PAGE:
The owner of a Ukrainian restaurant in New York says it can no longer open 24 hours a day because his overnight crew quit amid the labor shortage

·2 min read
Customers dine at Veselka's outdoor dining amid the coronavirus pandemic in the East Village on April 07, 2021 in New York City.
Customers dine at Veselka's outdoor dining amid the coronavirus pandemic in the East Village in April 202, in New York City.Alexi Rosenfeld/Getty Images
  • A Ukrainian restaurant in New York can't open for 24 hours after the overnight crew quit, the owner said.

  • The owner of Veselka said he's struggling to find people to work for less than $20 an hour.

  • The restaurant had 100 employees before the pandemic. Now it has dropped to 80 staff.

A Ukrainian restaurant based in New York can't remain open for 24 hours because the overnight crew quit their jobs amid the labor shortage, the owner said.

Before the pandemic began, Veselka was open all day and all night, its boss, Jason Birchard, told Insider in an interview on Tuesday. But now, the restaurant is only open from 8 a.m. to midnight. From midnight to 8 a.m. Veselka is closed because he doesn't have enough staff.

"I'm missing an overnight shift," said Birchard, who works six days a week. "I had a crew that never came back to work."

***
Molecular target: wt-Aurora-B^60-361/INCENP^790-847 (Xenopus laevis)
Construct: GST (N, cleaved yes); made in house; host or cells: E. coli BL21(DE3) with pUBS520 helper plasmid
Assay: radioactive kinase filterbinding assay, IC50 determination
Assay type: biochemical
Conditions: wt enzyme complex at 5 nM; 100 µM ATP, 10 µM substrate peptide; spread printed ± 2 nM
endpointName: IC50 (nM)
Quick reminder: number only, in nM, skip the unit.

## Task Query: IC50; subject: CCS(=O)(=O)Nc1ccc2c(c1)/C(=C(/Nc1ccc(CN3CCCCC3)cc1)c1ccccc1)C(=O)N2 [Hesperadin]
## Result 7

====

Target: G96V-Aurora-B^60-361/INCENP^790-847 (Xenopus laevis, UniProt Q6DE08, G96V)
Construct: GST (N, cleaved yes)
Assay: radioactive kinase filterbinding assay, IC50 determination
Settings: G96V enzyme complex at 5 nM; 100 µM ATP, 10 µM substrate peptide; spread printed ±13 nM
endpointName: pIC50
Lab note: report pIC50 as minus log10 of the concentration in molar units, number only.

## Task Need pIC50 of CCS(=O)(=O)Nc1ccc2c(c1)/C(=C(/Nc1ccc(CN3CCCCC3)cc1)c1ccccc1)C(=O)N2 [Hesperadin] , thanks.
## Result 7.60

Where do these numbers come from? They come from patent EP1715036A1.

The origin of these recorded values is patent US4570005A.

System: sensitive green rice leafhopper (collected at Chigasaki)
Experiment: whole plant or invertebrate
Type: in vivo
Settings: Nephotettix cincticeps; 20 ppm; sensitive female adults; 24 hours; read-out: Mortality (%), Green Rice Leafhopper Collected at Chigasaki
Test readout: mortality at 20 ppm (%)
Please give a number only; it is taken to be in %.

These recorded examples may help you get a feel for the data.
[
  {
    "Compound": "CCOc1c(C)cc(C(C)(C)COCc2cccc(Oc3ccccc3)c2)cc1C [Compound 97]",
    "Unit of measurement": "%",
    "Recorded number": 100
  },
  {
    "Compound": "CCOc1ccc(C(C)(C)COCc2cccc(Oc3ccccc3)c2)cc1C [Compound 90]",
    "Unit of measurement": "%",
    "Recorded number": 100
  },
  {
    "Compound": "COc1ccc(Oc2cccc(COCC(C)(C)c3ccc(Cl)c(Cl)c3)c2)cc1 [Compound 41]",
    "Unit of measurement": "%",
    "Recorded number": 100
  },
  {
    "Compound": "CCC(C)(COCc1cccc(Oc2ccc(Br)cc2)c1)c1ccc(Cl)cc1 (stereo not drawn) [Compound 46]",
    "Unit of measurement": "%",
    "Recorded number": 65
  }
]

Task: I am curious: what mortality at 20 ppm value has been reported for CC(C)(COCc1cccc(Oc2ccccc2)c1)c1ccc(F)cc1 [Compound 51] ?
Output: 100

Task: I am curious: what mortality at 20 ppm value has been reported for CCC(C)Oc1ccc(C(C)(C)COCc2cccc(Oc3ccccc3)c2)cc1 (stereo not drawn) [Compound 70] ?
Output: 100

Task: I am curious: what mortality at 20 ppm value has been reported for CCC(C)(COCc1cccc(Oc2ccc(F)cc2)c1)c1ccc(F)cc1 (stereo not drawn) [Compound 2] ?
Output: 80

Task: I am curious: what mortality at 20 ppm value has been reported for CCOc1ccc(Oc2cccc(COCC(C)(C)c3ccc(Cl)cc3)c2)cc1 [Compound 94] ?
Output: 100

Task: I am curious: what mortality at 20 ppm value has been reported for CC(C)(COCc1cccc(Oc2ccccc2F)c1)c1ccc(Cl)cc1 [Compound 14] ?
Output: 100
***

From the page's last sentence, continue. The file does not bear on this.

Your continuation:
Severe staff shortages have hit large and small businesses across the US since the pandemic struck. As part of the Great Resignation, many workers have left their jobs in protest of low wages, few benefits, and unsatisfactory working conditions.

The Ukrainian restaurant, which is a family business, had 100 employees before the onset of COVID-19. Since then, Birchard has lost 20 members of staff.

Birchard said the average wage he pays his employees is between $20 and $25 an hour. Front-of-house staff that receive tips are paid between $10 to $15 per hour, he said.

The minimum wage in New York City is $10 an hour for tipped food service workers, $15 for tipped service employees, and $15 without tips, according to the city's Department of Labor.

"I can't find an employee that will work for less than $20 [an hour]," he said.

For the overnight shift, Birchard said: "I'm willing to pay even premium wage but I just can't find the people."

Birchard told Insider in March that restaurant sales had jumped 75% since the Ukraine war began. Four months later, this trend hasn't slowed down, he said on Tuesday.

He said he'll be able to hire some college students who are staying in New York for the summer but added "it's a different group of people I'm looking for overnight."

Read the original article on Business Insider